Scamp ground clearance? - Page 2 - Fiberglass RV


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Old 06-23-2017, 12:05 AM   #15
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Name: Josh
Trailer: In the market
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Originally Posted by Carol H View Post
... I would not take it four wheel driving into a boulder stewed road though....
Hi Carol - Why wouldn't you? Does it have to do with the bumpy ride on a single axle others have mentioned (securing gear wouldn't be a problem for us), or something else? Do you know of others who've done so and had bad experiences or damaged their camper? If so, how?
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Old 06-23-2017, 03:05 AM   #16
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Welcome to FGRV Josh. There are a couple members here that do some pretty good off road towing. Hopefully they will chime in some with some detailed info for you.
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Old 06-23-2017, 07:21 AM   #17
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Thanks Dave! I'll hope they do.
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Old 06-23-2017, 07:45 AM   #18
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Name: Steven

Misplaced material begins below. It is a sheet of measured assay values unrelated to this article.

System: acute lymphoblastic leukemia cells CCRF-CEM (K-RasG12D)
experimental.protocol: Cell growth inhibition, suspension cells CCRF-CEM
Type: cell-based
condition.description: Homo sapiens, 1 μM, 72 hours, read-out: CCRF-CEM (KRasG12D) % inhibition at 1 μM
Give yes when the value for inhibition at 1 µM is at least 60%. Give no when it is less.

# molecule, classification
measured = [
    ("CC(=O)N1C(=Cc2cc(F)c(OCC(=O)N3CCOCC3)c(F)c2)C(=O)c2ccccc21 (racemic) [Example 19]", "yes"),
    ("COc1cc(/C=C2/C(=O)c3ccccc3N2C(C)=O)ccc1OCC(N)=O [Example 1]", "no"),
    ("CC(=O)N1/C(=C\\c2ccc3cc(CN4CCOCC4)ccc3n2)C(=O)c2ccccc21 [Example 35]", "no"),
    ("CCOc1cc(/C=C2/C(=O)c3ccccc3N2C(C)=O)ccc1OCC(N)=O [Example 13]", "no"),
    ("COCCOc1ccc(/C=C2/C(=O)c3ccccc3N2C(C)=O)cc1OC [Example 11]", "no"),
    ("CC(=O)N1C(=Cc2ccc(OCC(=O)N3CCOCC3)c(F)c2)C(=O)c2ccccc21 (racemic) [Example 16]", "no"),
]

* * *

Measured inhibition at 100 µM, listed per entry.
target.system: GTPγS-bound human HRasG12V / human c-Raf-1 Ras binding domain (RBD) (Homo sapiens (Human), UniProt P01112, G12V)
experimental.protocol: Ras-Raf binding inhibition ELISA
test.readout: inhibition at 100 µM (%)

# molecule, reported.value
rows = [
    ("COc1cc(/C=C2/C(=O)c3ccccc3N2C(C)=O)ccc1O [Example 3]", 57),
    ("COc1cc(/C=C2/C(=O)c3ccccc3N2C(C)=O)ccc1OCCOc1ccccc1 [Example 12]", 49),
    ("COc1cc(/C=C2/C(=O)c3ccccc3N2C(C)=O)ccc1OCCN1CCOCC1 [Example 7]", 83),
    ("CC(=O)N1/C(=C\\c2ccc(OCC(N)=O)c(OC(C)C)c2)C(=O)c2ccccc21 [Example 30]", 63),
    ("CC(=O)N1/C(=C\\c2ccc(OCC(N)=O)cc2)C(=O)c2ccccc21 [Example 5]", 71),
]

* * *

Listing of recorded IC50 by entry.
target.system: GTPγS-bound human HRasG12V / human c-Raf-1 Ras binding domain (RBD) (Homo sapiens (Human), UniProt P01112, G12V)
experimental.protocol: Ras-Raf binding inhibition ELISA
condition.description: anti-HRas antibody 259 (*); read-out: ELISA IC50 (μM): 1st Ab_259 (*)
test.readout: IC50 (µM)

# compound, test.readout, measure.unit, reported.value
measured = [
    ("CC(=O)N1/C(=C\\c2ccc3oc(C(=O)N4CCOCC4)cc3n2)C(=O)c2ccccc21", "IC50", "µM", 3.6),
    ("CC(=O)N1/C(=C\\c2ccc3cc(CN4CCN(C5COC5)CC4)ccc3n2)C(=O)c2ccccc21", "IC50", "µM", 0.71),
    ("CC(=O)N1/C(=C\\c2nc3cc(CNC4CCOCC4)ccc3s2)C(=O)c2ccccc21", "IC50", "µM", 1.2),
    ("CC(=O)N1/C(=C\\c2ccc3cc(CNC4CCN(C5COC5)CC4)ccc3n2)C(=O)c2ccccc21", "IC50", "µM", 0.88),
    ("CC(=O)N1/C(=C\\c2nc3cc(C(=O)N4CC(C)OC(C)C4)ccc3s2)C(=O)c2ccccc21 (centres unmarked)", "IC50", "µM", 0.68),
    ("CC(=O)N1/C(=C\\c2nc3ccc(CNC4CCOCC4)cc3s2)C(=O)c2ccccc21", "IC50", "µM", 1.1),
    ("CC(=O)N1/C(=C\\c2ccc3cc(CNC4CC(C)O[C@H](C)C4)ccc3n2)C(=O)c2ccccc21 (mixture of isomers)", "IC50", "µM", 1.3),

Trailer: Casita SD 2013
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Originally Posted by oldcircusbread View Post
Hi Piperjim - I'm wondering HOW the shop increased you 4" in clearance and what it cost you as well as how it affected handling. I'm also curious how it'd compare to a truck camper in ability to get off road. I much prefer the idea of a fiber eggshell camper for the ability to leave camp but I'm afraid I'd sacrifice the ability to get to some of the places I'd want to go. How does it handle when you have a steep decline followed by a steep incline (do you jackknife vertically?)? Another commenter here said they'd not take it on an unimproved boulder strewn road. Sadly, lots of the places I'd want to go here in the Rockies are just like that. Can they be traversed slowly (with LT tires it's a bumpy ride anyway in the truck, so I'd like to go slow to save on suspension)? Also, how cold have you gotten it? Can it handle 30 or 40 below temps with it's heater? How has the a/c been on the other extreme? How does its siding put up with the sun?
We have camped in our Casita at 17 below zero. You will have condensation issues at that temp and at 40 below especially with a wind don't plan on 75 deg interior temps. . None of the FG trailers are built for Arctic conditions . We had our Scamp raised and for me , I found it to be less stable when traveling in high winds .
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Old 06-23-2017, 08:32 AM   #19
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Name: Jim
Trailer: Scamp 19 5'er
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The shop installed a steel rectangular tube (4" x 2" and 1/4" thick) between the axle and the frame. The cost was $400. No changes in handling. I stay on pavement, so can't answer about boulder jumping. Note, this mod doesn't raise the axle any, so you've still got to be concerned with axle clearance.

We've stayed in the camper as cold as 16F. The heater ran practically the whole night and we had a lot of condensation, especially in the windows the next morning....a lot.
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Old 06-23-2017, 09:55 AM   #20